So far what have I done? Well I have reminded us that philosophy has often concerned itself with a human desire to get beyond what are experienced as negotiable limits to that desire. And I have reminded us that theology thinks of itself as carrying us further, though in the same direction. Faith is not ‘reason’s opposite’ as a character in one of Brian Moore’s novels puts it: faith extends reason’s reach and gives it more things to think about.
In the second part I want to speak about a version of transcending humanity we find in Plotinus, known to Aquinas and considered by him, but not incorporated into Aquinas general systematic account of human flourishing. I do it as another way of circling round the same question. At this point, that question has become that of trying to demonstrate that human flourishing is, in the end, not achieved but received.

In that part of his inaugural lecture that is entitled ‘on the commendation and the division of the scriptures’, Aquinas appeals to a section of Plotinus’ Enneads (I 2) in support of the view that what Aquinas calls precepts of wisdom are given to us in the books of Proverbs, Ecclesiastes and Song of Songs. This is what Aquinas says (he is trying to present a plausible rationale for all the books of the Bible):
… these (Proverbs, Ecclesiastes, Song) can be distinguished according to the three grades of virtue distinguished by Plotinus, since precepts of wisdom ought to be about nothing else than acts of virtues. In the first level, are what he (Plotinus) calls political virtues by which a person makes moderate use of the things of this world and is appropriately involved in social affairs. The Book of Proverbs is about these virtues. In the second level, are the ‘virtues of the one being purified’ by which a person withdraws himself from the things of the world out of contempt for them. The Book of Ecclesiastes is about these virtues: Jerome says Ecclesiastes is geared towards such contempt. In the third level, are the ‘virtues of the one who is purified’ by which a person, effectively free of temporal concerns, delights in the contemplation of wisdom. The Song of Songs is about this (De commendatione et partitione sacrae scripturae [Marietti, Opuscula Theologica I, §1207).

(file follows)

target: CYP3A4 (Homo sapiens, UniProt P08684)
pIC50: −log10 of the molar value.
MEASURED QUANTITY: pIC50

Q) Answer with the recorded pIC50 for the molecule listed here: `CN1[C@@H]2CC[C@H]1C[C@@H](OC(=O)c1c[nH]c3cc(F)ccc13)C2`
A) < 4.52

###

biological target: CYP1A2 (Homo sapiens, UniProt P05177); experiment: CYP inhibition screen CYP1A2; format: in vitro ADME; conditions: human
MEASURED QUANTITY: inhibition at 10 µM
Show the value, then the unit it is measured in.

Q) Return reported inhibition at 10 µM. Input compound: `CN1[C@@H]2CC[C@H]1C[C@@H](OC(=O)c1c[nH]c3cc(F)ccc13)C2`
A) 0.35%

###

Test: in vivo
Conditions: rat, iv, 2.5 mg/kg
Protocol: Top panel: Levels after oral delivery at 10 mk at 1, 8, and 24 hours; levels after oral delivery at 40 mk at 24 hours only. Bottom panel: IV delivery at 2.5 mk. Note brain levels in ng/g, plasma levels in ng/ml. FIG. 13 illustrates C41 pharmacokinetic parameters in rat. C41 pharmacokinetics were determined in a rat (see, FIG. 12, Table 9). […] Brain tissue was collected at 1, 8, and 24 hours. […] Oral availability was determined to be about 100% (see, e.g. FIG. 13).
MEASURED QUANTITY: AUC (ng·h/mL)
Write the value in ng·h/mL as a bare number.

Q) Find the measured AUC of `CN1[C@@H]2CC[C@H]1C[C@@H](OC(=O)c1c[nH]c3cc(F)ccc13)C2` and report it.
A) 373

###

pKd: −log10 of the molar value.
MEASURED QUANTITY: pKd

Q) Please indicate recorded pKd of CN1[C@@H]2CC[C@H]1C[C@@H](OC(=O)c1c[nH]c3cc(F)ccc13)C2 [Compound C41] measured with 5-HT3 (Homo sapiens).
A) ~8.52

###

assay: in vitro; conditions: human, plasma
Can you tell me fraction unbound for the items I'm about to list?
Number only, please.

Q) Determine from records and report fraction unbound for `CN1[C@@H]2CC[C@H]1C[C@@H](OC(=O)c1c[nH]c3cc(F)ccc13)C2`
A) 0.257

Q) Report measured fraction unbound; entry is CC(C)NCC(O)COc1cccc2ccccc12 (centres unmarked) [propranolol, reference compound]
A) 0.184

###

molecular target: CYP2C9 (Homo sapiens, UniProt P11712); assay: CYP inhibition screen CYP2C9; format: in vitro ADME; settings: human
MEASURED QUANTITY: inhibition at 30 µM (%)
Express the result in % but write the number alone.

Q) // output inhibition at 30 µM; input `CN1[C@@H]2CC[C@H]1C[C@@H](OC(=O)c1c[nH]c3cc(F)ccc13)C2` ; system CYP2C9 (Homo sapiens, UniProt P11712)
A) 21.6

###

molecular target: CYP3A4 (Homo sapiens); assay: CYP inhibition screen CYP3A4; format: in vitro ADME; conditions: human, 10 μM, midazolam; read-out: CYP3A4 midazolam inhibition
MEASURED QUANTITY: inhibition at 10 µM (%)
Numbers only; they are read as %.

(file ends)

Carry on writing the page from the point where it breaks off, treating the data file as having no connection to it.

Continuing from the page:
There are no precepts of wisdom for Plotinus’ fourth level. This is the level of ‘exemplar virtues’, or virtues as they exist in God: ‘precepts are not given about such virtues’, Aquinas says, ‘but are rather derived from them’.
Enneads I 2 is a typical weaving together by Plotinus of ideas from Plato (the purpose of life is to become godlike) and from Aristotle (distinguishing moral and intellectual virtues, and being clear that moral virtues are not found in God). It is known to Aquinas through the writings of Macrobius who summarised Plotinus’ teaching about these four levels of virtue: the civic or political virtues (which are the cardinal virtues as normally understood), exemplar virtues (which are the same qualities at the divine level with appropriate Aristotelian-informed qualifications), virtues in the process of purification, and virtues in the achieved state of purification (with the energy of a Platonic ascent charging an Aristotelian and even Ciceronian valuing of the active life).
After his appeal to it in his inaugural lecture, Aquinas speaks of it again in his commentary on the Sentences of Peter Lombard, once where he discusses whether the cardinal virtues remain in heaven (In III Sent 33, 1, 4 ad 2) and again where he discusses the difference between virtues and gifts (In III Sent 34, 1, 1 ad 6). In this latter text it is Nicomachean Ethics VII.1 [1145a24] to which he appeals for the point that divine goodness is something more exalted than virtue.